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CATCH Me If You Can: Effective Tools for Engaging with and Responding to Texts

Cal State Northridge Writing Project Demonstration Lesson
by

Erin Bach

on 5 November 2011

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Transcript of CATCH Me If You Can: Effective Tools for Engaging with and Responding to Texts

CATCH Me If You Can:
Effective Tools for Engaging with
and Responding to Texts "The student who is confused is frequently the one who understands enough to see a problem, a problem that less perceptive students have not yet noticed or arrived at."
-Sheridan Blau, The Literature Workshop Dirty, Rotten Thief "Without allowing students to interact with text in a meaningful way, we miss the chance of allowing them to see the value of what they are reading and to form new ideas about who they are and how they fit into the world in which they live." -Matt Brown, "I'll Have Mine Annotated, Please" Two Minutes: When you think of the word ANNOTATE, what comes to mind? What are different ways students can annotate? Circle unfamiliar words (then define them)
Acknowledge confusion (and wrestle with it)
Talk with text
-comments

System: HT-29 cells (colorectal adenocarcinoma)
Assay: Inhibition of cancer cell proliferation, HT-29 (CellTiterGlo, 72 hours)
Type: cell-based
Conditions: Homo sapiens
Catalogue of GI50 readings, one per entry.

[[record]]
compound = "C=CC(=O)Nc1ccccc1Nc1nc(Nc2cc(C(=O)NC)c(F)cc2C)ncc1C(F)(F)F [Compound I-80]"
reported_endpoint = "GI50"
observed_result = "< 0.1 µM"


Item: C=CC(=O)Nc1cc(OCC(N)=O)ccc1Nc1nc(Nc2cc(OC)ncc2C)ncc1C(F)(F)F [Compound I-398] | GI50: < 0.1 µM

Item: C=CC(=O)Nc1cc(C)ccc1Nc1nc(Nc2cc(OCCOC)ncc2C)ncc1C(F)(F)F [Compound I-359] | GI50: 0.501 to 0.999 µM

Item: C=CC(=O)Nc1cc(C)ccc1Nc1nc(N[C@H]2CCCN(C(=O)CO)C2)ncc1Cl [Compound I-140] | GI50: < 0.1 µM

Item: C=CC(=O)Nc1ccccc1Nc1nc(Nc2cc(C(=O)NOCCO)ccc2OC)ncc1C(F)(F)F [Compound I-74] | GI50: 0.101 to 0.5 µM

-predictions
-observations
-connections
-reactions
Capture the main idea (main assertion)
Highlight important details "They will see [through student samples] that specific marginal comments recorded in these texts may vary from one reader to another and comments can change with the demands of the text, the purpose for the reading, and the background experiences of the reader. They can also see that there is no one right way to annotate but that there are patterns and categories that seem to be used by readers as they work to make sense of their reading."
-Carol Porter-O’Donnell, "Beyond the Yellow Highlighter" Precis = precise
You must choose your words carefully and arrange them skillfully to get the maximum about of meaning into minimum space. The Precis
4 sentences. No more. No less.
No quotes. Sentence 1. Author, genre, title, (date and source of publication for articles), active verb*, and a THAT clause containing the main assertion Sentence 2. Explanation of how the author develops this assertion and what he or she uses as evidence to support the assertion Sentence 3. Statement of the author’s apparent purpose, followed by an IN ORDER TO phrase Sentence 4: Description of the intended audience and the relationship the author establishes with the audience via tone Time to Practice!!
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